July 28, 2013
Representatives of China and the European Union reached a final deal on the solar panel trade dispute, clearly in favour of Chinese firms. Is it a capitulation?
Weekend economic news featured the importance of diversifying your investments and the agreement between China and the EU on solar panel imports in the Old Continent. The deal puts an end – for the moment – on a short but painful trade dispute started by the EU on behalf of European manufacturers. From August, Chinese solar panel producers will be able to export to the EU market 7 Gigawatt (GW) per year of solar products without paying duties, at a minimum price of 56 cents/Wp. Products sold above the quota or below that minimum price will incur in an average of 47 per cent anti-dumping duties.
The total PV capacity installed in 2012 in Europe was 17 GW, which means Chinese firms will be able to cover more than one third of EU’s demand facing little competition from international suppliers. The agreed minimum price is roughly equal to the average Chinese solar module price and the new trade conditions will only protect European manufacturers from the most unfair cases of Chinese pricing but it will not make them relieved. When the dispute began, the European association of PV manufacturers argued that a “fair” price is no lower than 80 cents/Wp. Not surprisingly they reacted badly to the deal and called it “capitulation”.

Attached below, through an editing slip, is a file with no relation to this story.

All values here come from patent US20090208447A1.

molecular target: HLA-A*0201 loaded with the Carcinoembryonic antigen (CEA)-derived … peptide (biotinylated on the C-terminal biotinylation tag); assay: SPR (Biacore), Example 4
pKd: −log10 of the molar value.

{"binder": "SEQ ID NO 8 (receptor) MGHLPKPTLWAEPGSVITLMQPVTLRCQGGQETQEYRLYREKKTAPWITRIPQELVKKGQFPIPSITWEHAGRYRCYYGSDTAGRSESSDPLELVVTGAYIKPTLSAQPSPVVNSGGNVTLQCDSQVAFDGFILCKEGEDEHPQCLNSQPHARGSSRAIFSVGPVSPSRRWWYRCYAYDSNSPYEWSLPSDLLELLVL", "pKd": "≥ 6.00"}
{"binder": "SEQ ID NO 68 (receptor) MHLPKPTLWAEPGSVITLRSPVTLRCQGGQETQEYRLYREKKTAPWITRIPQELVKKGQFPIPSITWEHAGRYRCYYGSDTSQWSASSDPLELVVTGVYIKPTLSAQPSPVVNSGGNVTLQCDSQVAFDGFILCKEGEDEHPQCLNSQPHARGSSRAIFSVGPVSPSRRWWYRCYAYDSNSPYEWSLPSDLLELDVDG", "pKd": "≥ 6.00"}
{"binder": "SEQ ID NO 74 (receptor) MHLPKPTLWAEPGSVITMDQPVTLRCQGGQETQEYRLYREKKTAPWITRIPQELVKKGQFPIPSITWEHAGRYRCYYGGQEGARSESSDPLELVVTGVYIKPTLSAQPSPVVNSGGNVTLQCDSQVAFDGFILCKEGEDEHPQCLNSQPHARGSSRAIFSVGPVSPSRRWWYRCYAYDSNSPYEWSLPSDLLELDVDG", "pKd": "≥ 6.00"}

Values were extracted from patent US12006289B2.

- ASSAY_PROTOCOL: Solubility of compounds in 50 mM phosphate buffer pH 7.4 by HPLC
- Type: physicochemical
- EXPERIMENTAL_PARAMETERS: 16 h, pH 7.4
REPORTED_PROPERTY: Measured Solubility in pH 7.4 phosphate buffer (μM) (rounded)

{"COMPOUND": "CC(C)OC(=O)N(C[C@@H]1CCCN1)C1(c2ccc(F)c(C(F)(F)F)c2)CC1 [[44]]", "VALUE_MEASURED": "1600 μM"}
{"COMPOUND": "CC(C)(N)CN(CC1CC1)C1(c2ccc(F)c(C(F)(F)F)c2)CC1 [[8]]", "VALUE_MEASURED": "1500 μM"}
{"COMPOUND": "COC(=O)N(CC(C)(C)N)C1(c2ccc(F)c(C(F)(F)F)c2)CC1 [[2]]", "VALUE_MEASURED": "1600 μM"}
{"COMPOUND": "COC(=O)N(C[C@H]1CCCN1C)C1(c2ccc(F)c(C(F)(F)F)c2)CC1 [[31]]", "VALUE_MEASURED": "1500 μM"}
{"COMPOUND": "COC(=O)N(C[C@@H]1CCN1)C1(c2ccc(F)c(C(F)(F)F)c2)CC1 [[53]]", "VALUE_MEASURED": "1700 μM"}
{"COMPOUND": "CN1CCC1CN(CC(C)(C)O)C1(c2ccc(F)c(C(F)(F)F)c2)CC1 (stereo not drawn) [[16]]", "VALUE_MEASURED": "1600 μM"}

China played it well and the dividi et impera strategy paid off. The retaliation on wine exports turned France and Italy against the major solar panel producers (mostly Germany) and China managed to protect Chinese manufacturers. Europe is the largest world market for PV but other markets (as China) are expanding faster and Chinese production can easily be turned somewhere else.
I would not label the deal as “capitulation”. The less competitive part of the European PV industry already left the market in the last couple of years and the bloodshed seems to be over because recently market prices stabilized or even increased. At the same time, fast-growing technological progress keeps pushing costs downwards and the current price gap of approximately €0.20/Wp could be reduced in the near future if the minimum price is not adjusted.
European manufacturers might well represent the interest of thousands of workers but it does not exactly match the best interest of other European firms. Given the ambitious climate policy targets in the EU, we need cheap PV modules and European diplomats are well aware of that. Creating a shortage of supply would be silly, especially now that many European producers are already out of the market and little can be done about that.
Pushing China to retaliate on other more important industries would be even sillier: many European countries are slowly recovering thanks to exports to foreign markets such as China. As Dani Rodrik wrote: “it would be far better if concerns about national competitiveness were to lead to a subsidy war, which expands the global supply of clean technologies, rather than a tariff war, which restricts it.” Especially at the moment.Claudio Baccianti